Photoshop's Generative Fill is possibly the single most talked about addition in the history of the program. This AI-powered feature allows users to add elements to a photograph not present in the original capture. Many creators love the feature. But that may be about to change due to a recently announced change in Adobe's pricing structure.
Generative Fill allows users to create elements of an image not initially captured on camera. Suppose you had photographed someone with a 3/4 length composition. Generative fill can create the bottom 1/4 of your subject. The feature works well when used to create a horizontal image from a vertical or vice versa. If the borders of the image show scenes of a beach, grass, or a solid-colored wall, the new content that Photoshop creates is often impossible to distinguish from the photograph's original content. AI can interpret generic items like waves, leaves, sand, and sky in various ways, and many of these will look correct to the human eye. Generative Fill is less effective at creating something like additional buildings in a NYC skyline scene, since we know what the buildings should look like, and we aren't likely to be fooled by structures that don't match the ones we know to be in the city. Still, the feature is remarkable and has applications for creative and corrective image adjustments.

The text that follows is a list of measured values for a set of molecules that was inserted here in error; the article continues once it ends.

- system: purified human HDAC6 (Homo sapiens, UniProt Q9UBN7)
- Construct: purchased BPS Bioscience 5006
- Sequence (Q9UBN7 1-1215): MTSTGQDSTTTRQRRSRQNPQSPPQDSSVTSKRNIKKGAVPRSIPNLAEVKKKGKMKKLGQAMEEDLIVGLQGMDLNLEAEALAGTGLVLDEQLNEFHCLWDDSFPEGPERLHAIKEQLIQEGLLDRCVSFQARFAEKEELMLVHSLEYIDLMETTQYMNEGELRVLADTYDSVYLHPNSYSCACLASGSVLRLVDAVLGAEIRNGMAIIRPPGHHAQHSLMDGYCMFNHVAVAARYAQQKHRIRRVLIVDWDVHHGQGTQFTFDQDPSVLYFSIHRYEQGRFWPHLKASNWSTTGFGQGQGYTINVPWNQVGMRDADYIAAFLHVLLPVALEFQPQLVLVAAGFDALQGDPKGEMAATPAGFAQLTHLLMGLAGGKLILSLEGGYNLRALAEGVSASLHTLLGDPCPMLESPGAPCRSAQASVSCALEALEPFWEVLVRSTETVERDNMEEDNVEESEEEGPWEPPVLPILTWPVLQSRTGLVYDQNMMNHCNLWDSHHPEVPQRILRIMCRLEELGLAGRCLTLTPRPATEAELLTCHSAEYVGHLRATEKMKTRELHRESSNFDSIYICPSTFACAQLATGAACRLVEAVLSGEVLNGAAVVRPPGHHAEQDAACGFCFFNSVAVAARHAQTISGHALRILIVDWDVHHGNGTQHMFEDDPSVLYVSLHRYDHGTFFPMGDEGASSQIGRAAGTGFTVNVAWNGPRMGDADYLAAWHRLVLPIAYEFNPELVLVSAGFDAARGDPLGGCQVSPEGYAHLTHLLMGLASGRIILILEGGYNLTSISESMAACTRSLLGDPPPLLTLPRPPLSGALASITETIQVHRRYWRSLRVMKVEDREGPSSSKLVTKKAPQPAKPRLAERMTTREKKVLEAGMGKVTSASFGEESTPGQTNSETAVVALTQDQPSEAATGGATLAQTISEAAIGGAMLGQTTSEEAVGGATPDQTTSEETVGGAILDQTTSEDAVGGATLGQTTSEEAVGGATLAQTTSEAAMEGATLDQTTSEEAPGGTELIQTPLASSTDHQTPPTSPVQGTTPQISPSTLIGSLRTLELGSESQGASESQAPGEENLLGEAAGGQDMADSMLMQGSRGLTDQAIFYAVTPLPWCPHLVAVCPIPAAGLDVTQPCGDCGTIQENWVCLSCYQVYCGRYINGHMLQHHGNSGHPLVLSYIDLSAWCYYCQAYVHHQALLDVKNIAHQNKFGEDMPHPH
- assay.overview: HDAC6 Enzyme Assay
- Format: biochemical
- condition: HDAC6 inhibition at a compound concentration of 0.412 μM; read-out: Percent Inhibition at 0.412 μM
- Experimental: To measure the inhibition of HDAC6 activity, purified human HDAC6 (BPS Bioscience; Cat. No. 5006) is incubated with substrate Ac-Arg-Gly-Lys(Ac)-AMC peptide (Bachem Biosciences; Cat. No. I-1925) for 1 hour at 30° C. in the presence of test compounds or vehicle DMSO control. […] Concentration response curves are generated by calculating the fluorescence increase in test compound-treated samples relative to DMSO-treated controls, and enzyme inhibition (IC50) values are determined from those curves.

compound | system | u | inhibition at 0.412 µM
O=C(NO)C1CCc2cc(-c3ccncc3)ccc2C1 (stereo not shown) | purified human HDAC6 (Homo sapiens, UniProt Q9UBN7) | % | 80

The feature initially debuted in a beta version of Photoshop a few months ago, but is now a part of the standard version of Photoshop Desktop (September 2023 release). Currently, Generative Fill is free to anyone who has purchased a license for the program, but this will change beginning November 1, when Photoshop will require users to have something known as generative credits to use Generative Fill.
According to Adobe's website, "Generative Fill, Generative Expand, Text to Image, (and) Generative Recolor" will each require 1 credit. Along with the standard "Plans are subject to change" caveat, the site also confusingly states, "Usage rates may vary." Users who license all Creative Cloud apps will have 1,000 free credits each month, while single app users will receive 500 credits per month. Credits will not roll over to the next month. Additional credits will be available for purchase at US $4.99 per month for 100 credits. Adobe also says the tool will still work after exhausting credits, but that the tool will run slower. How slow remains to be seen.
Before this announcement, Photoshop image adjustments were not billed on a per-image basis. Once a user paid the monthly license fee, they were free to make as many adjustments as they desired, no matter how detailed these adjustments may have been. With the introduction of this pricing model, Adobe is making a radical shift in how its subscribers work with Photoshop. Users can no longer experiment endlessly with their images without incurring additional fees. It remains to be seen if this model will extend to their video editing software, Premiere or other Creative Cloud programs in the future.
Full details can be found on Adobe's website.